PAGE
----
Time to bring Queensland’s abortion laws into the 21st Century

 Time to bring Queensland’s abortion laws into the 21st Century

The Queensland Government should demonstrate its commitment to women’s health and equality by upholding an election commitment to modernise the state’s woefully outdated abortion laws.

In a submission to the Queensland Law Reform Commission’s inquiry into abortion laws, the Human Rights Law Centre has called for the decriminalisation of abortion and for new laws that respect women’s right to choose what happens to their bodies. It also renewed its call for the creation of safe access zones around abortion clinics.

Adrianne Walters, Senior Lawyer at the Human Rights Law Centre, said that Queensland’s law currently falls well short of accepted medical standards and community values.

"The current laws reflect completely outdated views about women and sex. The majority of the Queensland community have said they want to see the laws change. The medical profession want to see the laws changed. It’s time for Queensland to bring abortion laws out of the 19th century and into line with community expectations, clinical practice, and common sense," said Ms Walters.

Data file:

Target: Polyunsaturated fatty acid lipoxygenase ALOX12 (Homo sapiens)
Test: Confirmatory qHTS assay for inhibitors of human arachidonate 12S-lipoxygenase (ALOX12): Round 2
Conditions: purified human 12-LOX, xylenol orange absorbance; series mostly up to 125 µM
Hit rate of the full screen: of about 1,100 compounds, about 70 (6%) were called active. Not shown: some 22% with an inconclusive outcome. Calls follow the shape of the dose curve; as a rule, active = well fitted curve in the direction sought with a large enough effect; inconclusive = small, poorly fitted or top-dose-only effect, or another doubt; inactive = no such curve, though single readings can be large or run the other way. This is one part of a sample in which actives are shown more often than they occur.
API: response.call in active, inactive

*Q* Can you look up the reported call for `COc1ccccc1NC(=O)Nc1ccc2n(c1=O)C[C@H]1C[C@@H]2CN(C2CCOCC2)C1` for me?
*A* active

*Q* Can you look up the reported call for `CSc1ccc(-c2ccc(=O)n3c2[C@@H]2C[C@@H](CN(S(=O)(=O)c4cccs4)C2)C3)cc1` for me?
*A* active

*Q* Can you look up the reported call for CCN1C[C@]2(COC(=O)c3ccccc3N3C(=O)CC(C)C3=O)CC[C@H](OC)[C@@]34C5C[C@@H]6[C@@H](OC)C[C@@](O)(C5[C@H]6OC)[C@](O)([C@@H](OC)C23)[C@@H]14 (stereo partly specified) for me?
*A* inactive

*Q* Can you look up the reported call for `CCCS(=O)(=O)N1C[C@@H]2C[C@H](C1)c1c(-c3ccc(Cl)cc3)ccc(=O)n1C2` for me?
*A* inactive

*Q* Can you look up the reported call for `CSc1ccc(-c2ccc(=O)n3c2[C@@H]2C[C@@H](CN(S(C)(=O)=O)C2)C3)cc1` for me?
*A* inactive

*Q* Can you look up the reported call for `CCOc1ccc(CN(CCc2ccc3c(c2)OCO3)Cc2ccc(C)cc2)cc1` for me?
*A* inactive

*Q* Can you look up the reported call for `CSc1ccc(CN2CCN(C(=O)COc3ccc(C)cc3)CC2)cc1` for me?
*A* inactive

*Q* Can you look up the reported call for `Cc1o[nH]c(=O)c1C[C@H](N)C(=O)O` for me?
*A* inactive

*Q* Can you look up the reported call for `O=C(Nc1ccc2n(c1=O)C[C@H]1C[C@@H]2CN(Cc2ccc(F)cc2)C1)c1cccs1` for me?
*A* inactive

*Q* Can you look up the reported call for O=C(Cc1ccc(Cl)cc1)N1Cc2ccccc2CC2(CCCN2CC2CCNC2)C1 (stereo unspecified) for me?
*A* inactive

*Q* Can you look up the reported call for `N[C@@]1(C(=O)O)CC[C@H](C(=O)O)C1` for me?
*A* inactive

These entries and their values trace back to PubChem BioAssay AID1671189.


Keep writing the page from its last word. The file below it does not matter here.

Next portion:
Polling in Queensland in 2017 showed that over 80 per cent of people think that it should be legal for a woman to decide to terminate her pregnancy in consultation with a medical professional.

Abortion is still a part of Queensland’s criminal law, despite a wealth of evidence that criminalising abortion is bad for women’s health.

"Criminalising abortion does not stop women having abortions, it just causes confusion and fear for women and doctors. It forces women to travel interstate or risk unsafe clandestine abortions. Women should be empowered to make the best decision for their lives in consultation with their doctor, and without fearing criminal prosecution," said Ms Walters.

The submission calls for the creation of safe access zones around abortion clinics to stop anti-abortionists from harassing and intimidating women as they enter.

"Women shouldn’t have to run a gauntlet of abuse and harassment just to see their doctor. Queensland must ensure that all women can access health services without suffering harm," said Ms Walters.

The Human Rights Law Centre submission is available here.

For interviews or further information please call:
Michelle Bennett, Director of Communications, Human Rights Law Centre, 0419 100 519

Photo: Shari Birse